And there were days when I got little productive work done because of all the non related interrupts that came during that day. New parts came in and the vendor changed a spec requiring new software to program. Customer trying to keep a machine going for which we can no longer find parts. Question on special feature that a potential customer wants. Part spec changes so how do we re-arrange the panel, and how will that effect the wiring? Operator interface is no langer available, what can we sub, and can we get it working in time to ship?
When I was working as a Mechanical Engineering technician things were much more linear. We had one project (made of sub projects) but it was a much more linear process and engineering had more control over the schedule.
Oh!! How I wish this article had come out about 10 years ago, when I was working at Raytheon in MD. We had a components engineer who had a big pile of organized desk, guest chair and floor folders full of paper. The guy was a great components engineer and could find anything in his many many piles of paper. It was told that he had been written up because his area was a safety hazard. He would talk to himself (no crime I do too) a very hard worker and must have had a memory like an elephant. Ask him about any part he could go directly to the correct pile and folder. It was a sad day when he left the company.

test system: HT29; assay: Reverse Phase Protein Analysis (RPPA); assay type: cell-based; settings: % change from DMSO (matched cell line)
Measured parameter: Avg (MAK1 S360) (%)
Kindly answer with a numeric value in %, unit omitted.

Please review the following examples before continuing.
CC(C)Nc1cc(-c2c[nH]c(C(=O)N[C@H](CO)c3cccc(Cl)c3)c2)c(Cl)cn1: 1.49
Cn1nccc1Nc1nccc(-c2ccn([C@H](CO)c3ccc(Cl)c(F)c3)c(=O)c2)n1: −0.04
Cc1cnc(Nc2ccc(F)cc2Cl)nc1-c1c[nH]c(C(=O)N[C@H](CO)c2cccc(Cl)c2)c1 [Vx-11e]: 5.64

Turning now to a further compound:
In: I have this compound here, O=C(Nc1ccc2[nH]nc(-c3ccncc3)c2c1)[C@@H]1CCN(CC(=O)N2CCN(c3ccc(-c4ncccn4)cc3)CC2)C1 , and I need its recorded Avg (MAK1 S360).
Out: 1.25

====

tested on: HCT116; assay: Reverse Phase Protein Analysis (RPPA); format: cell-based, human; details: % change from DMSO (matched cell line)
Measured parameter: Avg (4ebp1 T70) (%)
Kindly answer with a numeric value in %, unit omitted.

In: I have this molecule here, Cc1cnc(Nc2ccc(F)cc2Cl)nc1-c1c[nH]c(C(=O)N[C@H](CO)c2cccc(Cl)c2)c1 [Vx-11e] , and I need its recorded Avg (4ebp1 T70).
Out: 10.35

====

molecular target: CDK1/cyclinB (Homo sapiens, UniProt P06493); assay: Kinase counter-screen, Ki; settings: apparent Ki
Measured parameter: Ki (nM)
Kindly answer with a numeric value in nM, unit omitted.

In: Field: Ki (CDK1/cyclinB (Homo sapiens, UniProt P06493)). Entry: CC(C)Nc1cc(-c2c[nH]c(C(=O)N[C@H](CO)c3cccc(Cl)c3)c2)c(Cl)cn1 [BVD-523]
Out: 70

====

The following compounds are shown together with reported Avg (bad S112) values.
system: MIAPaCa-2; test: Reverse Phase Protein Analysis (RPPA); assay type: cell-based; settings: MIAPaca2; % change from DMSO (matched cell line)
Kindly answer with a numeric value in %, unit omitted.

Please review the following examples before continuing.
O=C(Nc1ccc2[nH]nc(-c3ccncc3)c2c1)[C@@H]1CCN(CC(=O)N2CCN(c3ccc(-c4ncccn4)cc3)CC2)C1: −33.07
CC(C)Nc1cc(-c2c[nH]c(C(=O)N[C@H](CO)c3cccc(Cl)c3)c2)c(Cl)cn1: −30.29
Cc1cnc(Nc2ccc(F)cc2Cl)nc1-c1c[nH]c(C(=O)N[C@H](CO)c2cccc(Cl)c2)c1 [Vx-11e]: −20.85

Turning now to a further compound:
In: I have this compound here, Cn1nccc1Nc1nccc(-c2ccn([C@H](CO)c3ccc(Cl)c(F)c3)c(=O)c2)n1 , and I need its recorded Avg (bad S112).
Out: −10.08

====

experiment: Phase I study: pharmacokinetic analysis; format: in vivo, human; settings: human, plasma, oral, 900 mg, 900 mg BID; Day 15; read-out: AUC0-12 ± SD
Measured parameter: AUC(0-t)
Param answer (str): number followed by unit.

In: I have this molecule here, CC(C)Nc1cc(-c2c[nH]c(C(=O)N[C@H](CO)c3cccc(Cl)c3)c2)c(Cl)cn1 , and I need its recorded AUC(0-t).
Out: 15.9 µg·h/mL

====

In my life it is priorities. I come to work early, usually by at least 15 minutes and usually leave late, by at least an hour.
Just in front of me right now:
1) Paperwork to get access to our post office box (my lead engineer, the kid, is retiring in 3 weeks).
2) A paper I need to submot today on RF radiation testing, patterns and propagation.
3) My spiral lab book showing GPS cooridinates, calculations, etc that I need to enter into my computer lab notes.
4) Drawings of a preamp I reverse engineered for our aircraft radio.
5) Drawings and BOM for a FM bandstop filter.
6) Application for a RFID badge for one of my employees so he can get in our building.
7) Spec measurements for a high power amplifier that I need to enter in my computer (gain, power, current, coupler loss, etc).
8) Results of measurements for an 8 port high power combiner to be entered in my computer.
9) Application for credit card for our petty cash account.